14 a equilibrium, brand advertising expenditures result in a fraction B > 0 of loyal consumers, and B of these directly visit the websites of individual sellers rather than utilizing the gatekeeper s site. In Baye-Morgan, the gatekeeper enjoys tra c from all consumers (due to its incentive to set consumer subscription fees low). By allowing rms to endogenously choose branding levels, we see that rms have an incentive to create loyal consumers, which reduces tra c at the gatekeeper s site to B. Thus, branding activities by rms have adverse e ects on the gatekeeper running the price comparison site. While we have taken the fee structure of the price comparison site () as exogenous, the reality is that fee-setting is a strategic variable for the site s owner. How does the presence of endogenous branding alter fee-setting decisions? Can the gatekeeper alter its fee structure to bring consumers back to its site? The answer to the second question turns out to be no. Indeed, an important implication of Proposition 6 is that B (the aggregate fraction of loyal consumers) is independent of the gatekeeper s fees (). With this result in hand, one can easily tackle the rst question: Since the gatekeeper can do nothing through its fee structure to a ect the aggregate number of loyals, optimal advertising fees are identical to the case where branding is exogenous. Mitigation of the tra c diverting e ects of branding would seem to require an additional tool on the part of the gatekeeper, such as its own branding e orts aimed at creating loyalty to the price comparison site. Levels of Prices and Dispersion We close this section with a look at how endogenous branding by rms in uences the level of prices and the price dispersion observed in online markets. Notice that, when there are n prices listed on the comparison site, the average price paid by shoppers is the expectation of the lowest of n draws from the distribution of advertised prices. In contrast, the average price paid by loyals is simply the average price. Thus, shoppers pay lower average prices than loyal consumers. Our next proposition permits us to examine how the average prices paid by shoppers and loyals are impacted by rms branding activities. Proposition 7 In any symmetric equilibrium, the distribution of advertised prices in markets where rms create more loyal consumers rst-order stochastically dominates that in 4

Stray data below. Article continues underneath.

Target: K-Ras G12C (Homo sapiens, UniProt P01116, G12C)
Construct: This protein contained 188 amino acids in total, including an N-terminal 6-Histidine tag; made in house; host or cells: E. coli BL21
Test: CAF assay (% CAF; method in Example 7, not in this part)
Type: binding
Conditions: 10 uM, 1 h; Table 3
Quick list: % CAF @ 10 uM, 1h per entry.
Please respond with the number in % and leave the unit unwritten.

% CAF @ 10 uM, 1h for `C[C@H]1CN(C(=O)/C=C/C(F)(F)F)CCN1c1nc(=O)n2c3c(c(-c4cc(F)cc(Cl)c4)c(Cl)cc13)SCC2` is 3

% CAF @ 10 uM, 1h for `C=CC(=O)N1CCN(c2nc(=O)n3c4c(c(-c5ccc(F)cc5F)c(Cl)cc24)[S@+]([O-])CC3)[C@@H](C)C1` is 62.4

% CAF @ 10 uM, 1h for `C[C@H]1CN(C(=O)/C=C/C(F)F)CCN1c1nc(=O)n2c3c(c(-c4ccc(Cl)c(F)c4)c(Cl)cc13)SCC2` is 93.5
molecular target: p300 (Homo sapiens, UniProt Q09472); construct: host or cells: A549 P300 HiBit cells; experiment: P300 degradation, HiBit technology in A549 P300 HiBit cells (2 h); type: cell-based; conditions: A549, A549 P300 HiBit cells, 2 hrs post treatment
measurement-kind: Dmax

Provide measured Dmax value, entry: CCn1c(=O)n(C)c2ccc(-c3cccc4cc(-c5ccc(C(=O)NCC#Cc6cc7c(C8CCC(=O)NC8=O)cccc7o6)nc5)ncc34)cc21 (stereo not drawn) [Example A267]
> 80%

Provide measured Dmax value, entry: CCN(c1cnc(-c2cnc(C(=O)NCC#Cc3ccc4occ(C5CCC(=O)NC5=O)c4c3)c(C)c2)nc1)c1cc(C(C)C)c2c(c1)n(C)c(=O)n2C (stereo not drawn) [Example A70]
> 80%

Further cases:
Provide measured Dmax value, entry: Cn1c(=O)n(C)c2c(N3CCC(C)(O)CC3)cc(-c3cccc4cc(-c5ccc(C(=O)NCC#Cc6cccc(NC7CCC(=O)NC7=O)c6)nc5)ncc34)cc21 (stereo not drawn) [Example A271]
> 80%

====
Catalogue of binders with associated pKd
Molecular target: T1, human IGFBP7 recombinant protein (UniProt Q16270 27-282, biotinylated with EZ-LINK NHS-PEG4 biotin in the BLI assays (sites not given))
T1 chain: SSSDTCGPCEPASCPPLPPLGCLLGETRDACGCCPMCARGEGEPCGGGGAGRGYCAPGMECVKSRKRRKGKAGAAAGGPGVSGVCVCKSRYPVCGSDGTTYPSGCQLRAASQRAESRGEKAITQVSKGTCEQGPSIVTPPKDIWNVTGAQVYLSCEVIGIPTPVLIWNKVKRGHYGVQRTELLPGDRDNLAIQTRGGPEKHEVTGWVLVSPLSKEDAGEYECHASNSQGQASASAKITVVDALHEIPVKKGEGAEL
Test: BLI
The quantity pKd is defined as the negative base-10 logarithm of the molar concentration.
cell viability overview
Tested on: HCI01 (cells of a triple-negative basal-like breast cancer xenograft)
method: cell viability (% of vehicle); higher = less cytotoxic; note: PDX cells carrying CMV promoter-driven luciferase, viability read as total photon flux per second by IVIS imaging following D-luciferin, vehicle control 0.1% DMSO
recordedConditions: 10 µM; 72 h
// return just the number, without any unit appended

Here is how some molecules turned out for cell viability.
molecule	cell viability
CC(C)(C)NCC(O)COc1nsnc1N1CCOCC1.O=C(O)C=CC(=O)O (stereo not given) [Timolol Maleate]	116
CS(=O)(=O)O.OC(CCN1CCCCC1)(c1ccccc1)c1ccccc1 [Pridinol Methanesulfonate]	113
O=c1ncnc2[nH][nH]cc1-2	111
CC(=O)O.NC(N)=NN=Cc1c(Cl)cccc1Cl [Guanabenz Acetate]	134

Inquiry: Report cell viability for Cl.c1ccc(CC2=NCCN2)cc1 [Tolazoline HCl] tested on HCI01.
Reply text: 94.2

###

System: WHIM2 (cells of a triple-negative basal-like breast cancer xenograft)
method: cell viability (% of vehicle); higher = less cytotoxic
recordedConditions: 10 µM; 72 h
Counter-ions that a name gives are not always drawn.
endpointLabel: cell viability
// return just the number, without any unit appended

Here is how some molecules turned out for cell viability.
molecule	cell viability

15 markets where rms create fewer loyal consumers. Proposition 7, which is proved in Appendix A, implies that both the average price and, for a given number of price listings, the expected minimum price listed at a price comparison site are increasing in the branding e orts of rms. What implications does this have on expected transaction prices? To answer this question, rst recall that the frequency with which a given seller advertises its price at the comparison site () is decreasing in branding; thus, increases in branding lead to a decrease in the expected number of price listings on the site. Next, note that the expected transaction price of loyals is a weighted average of the expected advertised price and the unadvertised price (v), where the weight is simply the probability a seller advertises its price. Since the expected price conditional on listing increases and the probability of listing decreases with increased branding, the average transaction price for loyals is higher with increased branding. The expected transaction price for shoppers is simply the weighted average of the expected minimum price conditional on the number of listings and v when there are no listings on the site. Since, for a given number of listings, the expected minimum price is higher with increased branding and the distribution of the number of listings is lower with increased branding, it follows that the expected transaction price to shoppers also increases with increased branding. To summarize: Corollary Heightened branding activity raises the expected transaction prices for all consumers. Next, we turn to the impact of branding on the level of online price dispersion. Recall that an a equilibrium entails a nondegenerate distribution of prices, as rms stop short of converting all consumers into loyals. One of the more widely used measures of dispersion for online markets is the range, which we operationalize as the support of the price distribution. This may be written (using Proposition ) as This permits us to establish: R = v p 0 = (v m) ( N) ( (N ) ) N (N ) : 5